The lack of certainty and concrete guarantees, after years of limbo, has caused frustration for many Brits across Europe.

“Others have had to put their lives on hold. Do you apply for planning permission and build that extension? Do you buy that car? Do you move to a bigger house? Do you decorate? Do you get a family pet? Do you have a baby?” said Garry Jones, a British citizen living in Stockholm.

After more than 40 years in Sweden, Michael Eyre noted how tough it was to predict any long-term impact on a general or individual level: “We'll probably see both the upside and downside of Brexit as the years roll by.”

But he described his own mood in relation to Brexit as “disappointed, disillusioned, disgusted.” 

“The EU needs the UK as much as vice-versa. Sadly this is not to be,” he said.

British and European Union flags fly over Britain's parliament in London. Photo: AP Photo/Kirsty Wigglesworth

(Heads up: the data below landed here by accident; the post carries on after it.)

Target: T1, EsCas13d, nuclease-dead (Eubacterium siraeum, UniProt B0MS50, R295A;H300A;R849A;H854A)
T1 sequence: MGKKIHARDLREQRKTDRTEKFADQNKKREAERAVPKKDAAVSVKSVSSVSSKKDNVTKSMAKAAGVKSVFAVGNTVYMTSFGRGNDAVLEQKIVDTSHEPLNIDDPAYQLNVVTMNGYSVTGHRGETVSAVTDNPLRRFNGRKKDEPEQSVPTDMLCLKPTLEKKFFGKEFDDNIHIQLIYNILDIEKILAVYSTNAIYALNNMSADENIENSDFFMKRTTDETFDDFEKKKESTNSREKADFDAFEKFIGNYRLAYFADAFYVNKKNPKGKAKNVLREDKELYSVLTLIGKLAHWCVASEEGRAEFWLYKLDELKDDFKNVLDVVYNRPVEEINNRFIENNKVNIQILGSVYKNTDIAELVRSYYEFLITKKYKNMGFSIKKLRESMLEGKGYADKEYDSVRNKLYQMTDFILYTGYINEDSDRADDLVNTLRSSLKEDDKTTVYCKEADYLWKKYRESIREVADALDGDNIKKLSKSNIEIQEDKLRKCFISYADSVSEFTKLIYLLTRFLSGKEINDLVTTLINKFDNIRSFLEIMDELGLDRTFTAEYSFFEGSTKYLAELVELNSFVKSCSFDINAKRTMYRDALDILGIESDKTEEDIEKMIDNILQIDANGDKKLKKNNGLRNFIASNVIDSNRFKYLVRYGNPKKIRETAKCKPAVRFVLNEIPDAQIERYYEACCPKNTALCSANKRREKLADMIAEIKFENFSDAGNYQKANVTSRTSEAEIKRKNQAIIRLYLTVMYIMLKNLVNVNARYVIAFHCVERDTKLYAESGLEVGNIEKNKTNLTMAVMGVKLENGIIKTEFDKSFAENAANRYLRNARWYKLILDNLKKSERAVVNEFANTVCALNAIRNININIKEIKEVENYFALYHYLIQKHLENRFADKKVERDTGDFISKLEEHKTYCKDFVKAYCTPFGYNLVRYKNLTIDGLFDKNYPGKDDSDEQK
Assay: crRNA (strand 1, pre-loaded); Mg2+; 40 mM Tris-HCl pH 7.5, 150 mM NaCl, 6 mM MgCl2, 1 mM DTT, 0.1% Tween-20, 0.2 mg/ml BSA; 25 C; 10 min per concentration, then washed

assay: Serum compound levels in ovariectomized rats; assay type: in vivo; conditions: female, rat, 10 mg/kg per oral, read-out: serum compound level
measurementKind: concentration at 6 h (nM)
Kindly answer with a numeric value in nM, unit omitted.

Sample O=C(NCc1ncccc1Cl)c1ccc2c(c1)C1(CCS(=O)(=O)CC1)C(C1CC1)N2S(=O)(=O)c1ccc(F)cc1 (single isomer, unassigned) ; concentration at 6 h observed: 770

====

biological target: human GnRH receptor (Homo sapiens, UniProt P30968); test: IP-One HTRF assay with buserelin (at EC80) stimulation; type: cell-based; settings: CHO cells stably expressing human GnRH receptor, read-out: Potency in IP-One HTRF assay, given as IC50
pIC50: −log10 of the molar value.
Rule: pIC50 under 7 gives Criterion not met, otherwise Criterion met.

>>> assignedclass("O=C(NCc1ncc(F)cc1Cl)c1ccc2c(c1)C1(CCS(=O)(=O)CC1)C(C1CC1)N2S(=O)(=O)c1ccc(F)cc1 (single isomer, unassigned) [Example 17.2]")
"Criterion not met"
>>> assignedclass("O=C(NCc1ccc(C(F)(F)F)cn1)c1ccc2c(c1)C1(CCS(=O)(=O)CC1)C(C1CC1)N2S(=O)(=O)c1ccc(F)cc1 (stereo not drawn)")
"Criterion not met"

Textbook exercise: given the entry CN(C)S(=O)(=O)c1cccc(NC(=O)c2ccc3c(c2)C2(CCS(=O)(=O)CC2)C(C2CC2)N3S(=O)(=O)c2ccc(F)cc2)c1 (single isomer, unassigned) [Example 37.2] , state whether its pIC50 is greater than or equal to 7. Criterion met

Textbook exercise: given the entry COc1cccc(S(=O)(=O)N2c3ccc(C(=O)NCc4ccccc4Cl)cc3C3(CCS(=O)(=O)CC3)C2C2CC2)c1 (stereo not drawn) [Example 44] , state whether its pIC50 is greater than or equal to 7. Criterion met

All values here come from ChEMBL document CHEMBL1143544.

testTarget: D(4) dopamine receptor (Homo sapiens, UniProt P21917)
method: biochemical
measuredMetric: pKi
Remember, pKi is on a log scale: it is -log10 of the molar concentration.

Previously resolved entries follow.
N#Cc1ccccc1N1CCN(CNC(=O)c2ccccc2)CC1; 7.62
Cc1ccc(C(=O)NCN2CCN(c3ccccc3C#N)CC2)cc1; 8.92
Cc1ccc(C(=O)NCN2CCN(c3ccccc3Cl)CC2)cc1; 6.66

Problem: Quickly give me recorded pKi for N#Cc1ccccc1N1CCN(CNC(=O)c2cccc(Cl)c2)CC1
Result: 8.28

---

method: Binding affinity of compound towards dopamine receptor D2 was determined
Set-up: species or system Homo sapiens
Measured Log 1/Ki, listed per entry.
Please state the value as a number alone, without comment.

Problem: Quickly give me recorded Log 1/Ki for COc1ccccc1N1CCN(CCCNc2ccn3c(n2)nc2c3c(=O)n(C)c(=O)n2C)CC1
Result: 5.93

Michael was one of many British residents who didn't have the right to vote in the Brexit referendum due to the time he had lived outside the country, and he regrets that Brits in the EU weren't given a vote.

A more recent arrival, Emma Grossmith, moved to Sweden in 2014. Although she hasn't changed her plans because of Brexit, she says that she would likely not have made the move if she had anticipated Brexit becoming a reality.

The freedom to move within the EU for work, and mutual recognition of qualifications were a “safety blanket” that for her made relocation possible. Now, she is one of many Brits prompted by the Brexit vote to apply for dual nationality.

“I've always been Irish, but it took Brexit to make me get my Irish passport. I never bothered with one before. As a Northern Irish person who grew up in the Troubles I know all too well where petty tribalism leads and I'll always be grateful for my dual nationality,” Grossmith said.